Background: Blondie is the most popular "family" comic strip in the world, appearing in 55 countries and 2,200 newspapers. But it started out in 1930 with a very different story line. The stars were Blondie Boopadoop, a gold digger looking for a rich husband, and Dagwood Bumstead - who was, believe it or not, "a playboy, party animal, and polo player," and heir to the Bumstead railroad fortune. Dagwood spent most of his time partying and chasing Blondie.
A Strip Is Born: As the Depression got more severe, the company that distributed "Blondie" to newspapers worried that rich airheads wouldn’t amuse people anymore. They told the strip’s creator, Chic Young, to "go back to the drawing board and start over" with something readers could relate to. He did. In 1933, Dagwood and Blondie surprised everyone by falling in love. Dagwood’s parents objected to their marriage... and disinherited him. Result: He had to get a job, which made the Bumsteads "common folk." From then on, the jokes could be about the problems of ordinary life - getting up for work, missing the bus, pleasing the boss, making ends meet, etc.
Background: In 1976, at age 26, Cathy Guisewite was already a VP at an ad agency... but she was 50 pounds overweight and not terribly happy. One night, as she waited for a boyfriend to call, she realized "how pathetic" she’d become. She drew a few humorous pictures of herself eating junk food, waiting at the phone, and sent them to her mother. Soon, she was sending these "illustrated versions of my anxieties" to her parents regularly. "Instead of writing in my diary," she says, "I sort of started summing up my life - my pathetic moments in pictures - and sending them home."
A Strip Is Born: Her parents saved the drawings and eventually suggested she try to sell them as a comic strip. "My mother had always taught me to write about things instead of talking to anyone," Guisewite says." "If you’re angry,’ she’d say, ’don’t scream at the person. Write about it.’ If you’re hurt or jealous, don’t go gossiping to girlfriends. Write about it. If you’re lonely or sad or depressed, write about it.’ Try to Imagine my horror when - after a lifetime of teaching me to keep my feelings private - she insisted my drawings were the making of a comic strip for millions of people to read." Her timing couldn’t have been better. Universal Press Syndicate had been looking for a strip dealing with women’s issues, and this one, they said, was the first that had "some feeling, some soul." They bought the strip and named the main character after its author. Today, Guisewite says, "If I had ever had any idea how many people would one day be reading it, I would never have agreed to name her Cathy."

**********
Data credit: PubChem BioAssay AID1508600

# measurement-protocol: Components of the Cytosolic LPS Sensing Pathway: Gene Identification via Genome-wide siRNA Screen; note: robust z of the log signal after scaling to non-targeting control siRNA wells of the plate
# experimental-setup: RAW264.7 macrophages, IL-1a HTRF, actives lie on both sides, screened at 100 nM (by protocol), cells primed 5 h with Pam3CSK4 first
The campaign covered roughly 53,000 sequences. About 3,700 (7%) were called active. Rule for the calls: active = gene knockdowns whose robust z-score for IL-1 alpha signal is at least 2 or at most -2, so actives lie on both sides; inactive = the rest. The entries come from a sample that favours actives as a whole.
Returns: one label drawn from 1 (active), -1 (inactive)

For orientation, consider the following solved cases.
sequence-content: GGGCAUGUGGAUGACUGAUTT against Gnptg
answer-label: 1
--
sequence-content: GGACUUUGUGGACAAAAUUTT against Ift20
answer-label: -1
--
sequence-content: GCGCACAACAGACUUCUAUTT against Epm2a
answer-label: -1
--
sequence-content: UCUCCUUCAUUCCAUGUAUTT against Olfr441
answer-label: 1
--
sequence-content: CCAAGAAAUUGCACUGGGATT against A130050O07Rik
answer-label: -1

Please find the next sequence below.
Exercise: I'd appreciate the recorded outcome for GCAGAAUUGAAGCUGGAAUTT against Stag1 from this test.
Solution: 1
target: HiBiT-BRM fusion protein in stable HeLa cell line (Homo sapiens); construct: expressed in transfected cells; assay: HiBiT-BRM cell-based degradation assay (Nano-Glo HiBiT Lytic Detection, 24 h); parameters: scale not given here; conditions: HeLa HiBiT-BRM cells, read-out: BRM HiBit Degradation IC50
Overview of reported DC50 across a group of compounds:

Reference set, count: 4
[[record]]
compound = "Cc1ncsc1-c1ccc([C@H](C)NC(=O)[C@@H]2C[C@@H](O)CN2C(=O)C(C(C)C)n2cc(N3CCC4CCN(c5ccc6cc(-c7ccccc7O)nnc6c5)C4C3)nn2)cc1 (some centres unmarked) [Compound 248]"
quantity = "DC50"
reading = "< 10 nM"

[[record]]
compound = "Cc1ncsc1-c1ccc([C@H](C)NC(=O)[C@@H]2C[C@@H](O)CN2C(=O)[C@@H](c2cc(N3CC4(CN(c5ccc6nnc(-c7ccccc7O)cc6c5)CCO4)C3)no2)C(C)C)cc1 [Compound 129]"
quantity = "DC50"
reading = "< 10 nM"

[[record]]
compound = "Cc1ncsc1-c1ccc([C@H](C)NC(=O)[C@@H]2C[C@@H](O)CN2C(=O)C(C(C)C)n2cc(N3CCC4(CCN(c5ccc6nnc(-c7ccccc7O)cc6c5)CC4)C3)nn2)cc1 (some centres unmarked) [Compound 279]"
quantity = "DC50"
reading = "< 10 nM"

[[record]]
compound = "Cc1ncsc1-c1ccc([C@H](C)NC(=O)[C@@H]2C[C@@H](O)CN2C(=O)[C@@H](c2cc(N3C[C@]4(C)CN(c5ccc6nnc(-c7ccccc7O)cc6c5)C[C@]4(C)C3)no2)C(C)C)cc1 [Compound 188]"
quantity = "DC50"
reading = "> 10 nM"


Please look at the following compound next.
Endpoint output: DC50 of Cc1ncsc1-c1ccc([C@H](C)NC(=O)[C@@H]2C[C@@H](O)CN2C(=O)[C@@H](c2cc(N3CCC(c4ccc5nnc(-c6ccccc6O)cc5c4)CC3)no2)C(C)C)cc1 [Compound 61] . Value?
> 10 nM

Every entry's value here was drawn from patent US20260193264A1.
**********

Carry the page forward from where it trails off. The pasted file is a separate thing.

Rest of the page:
Background: Jim Davis was too sickly to work on the family farm in Indiana, so his mother kept him supplied with pencils and paper and encouraged him to draw. When he graduated college, he got a job as assistant to Tom Ryan, creator of the syndicated comic strip "Tumbleweeds."
A Strip Is Born: A few years later, Davis went to New York to sell his own strip - "Gnorm Gnat," about an insect. It was turned down. "They told me nobody could identify with a bug," Davis says. He looked for subject people could identify with and noticed there were lots of dogs in successful comic strips - Snoopy, Marmaduke, Belvedere - but almost no cats. So he decided to fashion a cat character after his "big, opinionated, stubborn" grandfather, James Garfield Davis, and sold it to United Features. The strip debuted on June 19, 1978, in 41 newspapers. During the 1980s, Garfield merchandizing became a billion-dollar-a-year industry. For example, between 1987 and 1989, 225 million of those suction cupped Garfield dolls sold.
The article above is reprinted with permission from Uncle John's Great Big Bathroom Reader This 1998 edition is so big it covers topics from your own backyard to the farthest reaches of the globe, such as the world's tallest buildings, the world's strangest beer, and more.
Since 1988, the Bathroom Reader Institute had published a series of popular books containing irresistible bits of trivia and obscure yet fascinating facts. If you like Neatorama, you'll love the Bathroom Reader Institute's books - go ahead and check 'em out!